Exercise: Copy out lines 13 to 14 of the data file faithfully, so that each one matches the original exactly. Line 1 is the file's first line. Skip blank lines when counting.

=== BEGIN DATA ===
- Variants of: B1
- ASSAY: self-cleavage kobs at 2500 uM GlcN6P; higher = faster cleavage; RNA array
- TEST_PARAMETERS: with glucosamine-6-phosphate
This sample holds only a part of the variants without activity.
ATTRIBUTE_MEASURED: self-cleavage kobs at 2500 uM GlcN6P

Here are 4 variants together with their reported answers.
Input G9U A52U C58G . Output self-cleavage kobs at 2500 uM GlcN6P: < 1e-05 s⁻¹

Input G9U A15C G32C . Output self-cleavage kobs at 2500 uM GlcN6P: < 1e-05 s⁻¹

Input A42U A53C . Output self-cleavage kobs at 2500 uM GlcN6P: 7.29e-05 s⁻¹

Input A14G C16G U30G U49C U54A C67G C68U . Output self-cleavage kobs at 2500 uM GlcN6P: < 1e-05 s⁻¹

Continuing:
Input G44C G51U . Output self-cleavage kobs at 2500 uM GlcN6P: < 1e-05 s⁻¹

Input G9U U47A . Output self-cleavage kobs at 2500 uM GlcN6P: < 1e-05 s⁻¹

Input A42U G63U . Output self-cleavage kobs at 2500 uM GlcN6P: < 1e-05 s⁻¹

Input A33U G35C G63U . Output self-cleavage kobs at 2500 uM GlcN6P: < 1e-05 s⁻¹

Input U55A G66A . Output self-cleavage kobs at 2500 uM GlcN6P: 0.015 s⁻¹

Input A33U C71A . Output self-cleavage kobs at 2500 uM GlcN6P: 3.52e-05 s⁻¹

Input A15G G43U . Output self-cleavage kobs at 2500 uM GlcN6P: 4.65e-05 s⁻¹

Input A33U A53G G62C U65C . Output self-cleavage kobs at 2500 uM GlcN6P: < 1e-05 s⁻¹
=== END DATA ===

Input G9U U47A . Output self-cleavage kobs at 2500 uM GlcN6P: < 1e-05 s⁻¹

Input A42U G63U . Output self-cleavage kobs at 2500 uM GlcN6P: < 1e-05 s⁻¹